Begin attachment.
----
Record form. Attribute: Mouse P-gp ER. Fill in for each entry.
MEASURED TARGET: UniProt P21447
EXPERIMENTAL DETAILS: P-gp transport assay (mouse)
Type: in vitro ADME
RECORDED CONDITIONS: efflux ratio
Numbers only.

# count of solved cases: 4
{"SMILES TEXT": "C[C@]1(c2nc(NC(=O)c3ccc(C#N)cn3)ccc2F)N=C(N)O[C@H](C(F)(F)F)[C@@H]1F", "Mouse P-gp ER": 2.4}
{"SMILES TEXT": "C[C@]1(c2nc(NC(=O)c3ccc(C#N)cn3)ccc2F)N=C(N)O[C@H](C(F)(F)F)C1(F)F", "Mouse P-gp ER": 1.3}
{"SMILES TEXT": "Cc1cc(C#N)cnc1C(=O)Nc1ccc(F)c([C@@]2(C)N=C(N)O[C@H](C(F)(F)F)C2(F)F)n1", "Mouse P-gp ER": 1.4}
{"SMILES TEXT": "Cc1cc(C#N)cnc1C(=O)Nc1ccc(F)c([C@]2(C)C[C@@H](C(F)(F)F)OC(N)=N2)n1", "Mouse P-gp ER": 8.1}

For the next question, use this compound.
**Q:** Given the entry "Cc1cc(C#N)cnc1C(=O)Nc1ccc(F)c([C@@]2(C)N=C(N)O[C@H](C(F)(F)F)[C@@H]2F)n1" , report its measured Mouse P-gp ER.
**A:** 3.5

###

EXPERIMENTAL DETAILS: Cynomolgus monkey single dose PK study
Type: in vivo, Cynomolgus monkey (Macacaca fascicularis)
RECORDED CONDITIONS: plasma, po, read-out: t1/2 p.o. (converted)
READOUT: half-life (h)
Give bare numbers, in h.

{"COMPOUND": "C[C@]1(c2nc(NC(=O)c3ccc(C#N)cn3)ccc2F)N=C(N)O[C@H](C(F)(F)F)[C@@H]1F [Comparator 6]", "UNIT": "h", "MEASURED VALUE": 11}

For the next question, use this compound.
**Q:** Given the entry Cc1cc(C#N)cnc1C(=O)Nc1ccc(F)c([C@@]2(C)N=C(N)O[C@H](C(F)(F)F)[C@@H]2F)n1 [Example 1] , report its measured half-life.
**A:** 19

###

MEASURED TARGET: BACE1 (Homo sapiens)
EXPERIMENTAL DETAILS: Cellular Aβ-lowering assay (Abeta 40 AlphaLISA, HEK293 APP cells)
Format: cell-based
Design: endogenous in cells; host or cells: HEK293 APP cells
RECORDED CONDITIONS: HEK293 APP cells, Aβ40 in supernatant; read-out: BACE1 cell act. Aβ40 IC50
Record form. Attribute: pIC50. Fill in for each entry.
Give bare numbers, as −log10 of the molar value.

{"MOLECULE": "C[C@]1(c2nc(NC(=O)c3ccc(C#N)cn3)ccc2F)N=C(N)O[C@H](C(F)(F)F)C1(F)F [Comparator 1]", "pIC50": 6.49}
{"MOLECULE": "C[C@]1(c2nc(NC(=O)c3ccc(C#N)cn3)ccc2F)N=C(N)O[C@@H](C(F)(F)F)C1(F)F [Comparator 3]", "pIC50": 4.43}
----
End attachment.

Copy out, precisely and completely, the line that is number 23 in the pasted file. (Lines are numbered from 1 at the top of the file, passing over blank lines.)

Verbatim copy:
**Q:** Given the entry Cc1cc(C#N)cnc1C(=O)Nc1ccc(F)c([C@@]2(C)N=C(N)O[C@H](C(F)(F)F)[C@@H]2F)n1 [Example 1] , report its measured half-life.